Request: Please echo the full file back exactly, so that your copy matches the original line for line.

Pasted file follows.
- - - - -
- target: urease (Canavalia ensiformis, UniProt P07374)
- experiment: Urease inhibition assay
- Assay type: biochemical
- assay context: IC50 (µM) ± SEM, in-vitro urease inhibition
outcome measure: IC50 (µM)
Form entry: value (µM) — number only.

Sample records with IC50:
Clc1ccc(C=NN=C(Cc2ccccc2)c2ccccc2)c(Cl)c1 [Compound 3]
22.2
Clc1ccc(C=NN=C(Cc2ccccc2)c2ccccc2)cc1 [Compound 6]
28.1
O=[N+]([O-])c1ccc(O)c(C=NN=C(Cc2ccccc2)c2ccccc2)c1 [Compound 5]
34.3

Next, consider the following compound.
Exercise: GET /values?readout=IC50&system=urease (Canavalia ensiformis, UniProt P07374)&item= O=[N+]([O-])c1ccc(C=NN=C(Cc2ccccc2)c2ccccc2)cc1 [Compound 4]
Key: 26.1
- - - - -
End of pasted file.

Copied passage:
- target: urease (Canavalia ensiformis, UniProt P07374)
- experiment: Urease inhibition assay
- Assay type: biochemical
- assay context: IC50 (µM) ± SEM, in-vitro urease inhibition
outcome measure: IC50 (µM)
Form entry: value (µM) — number only.

Sample records with IC50:
Clc1ccc(C=NN=C(Cc2ccccc2)c2ccccc2)c(Cl)c1 [Compound 3]
22.2
Clc1ccc(C=NN=C(Cc2ccccc2)c2ccccc2)cc1 [Compound 6]
28.1
O=[N+]([O-])c1ccc(O)c(C=NN=C(Cc2ccccc2)c2ccccc2)c1 [Compound 5]
34.3

Next, consider the following compound.
Exercise: GET /values?readout=IC50&system=urease (Canavalia ensiformis, UniProt P07374)&item= O=[N+]([O-])c1ccc(C=NN=C(Cc2ccccc2)c2ccccc2)cc1 [Compound 4]
Key: 26.1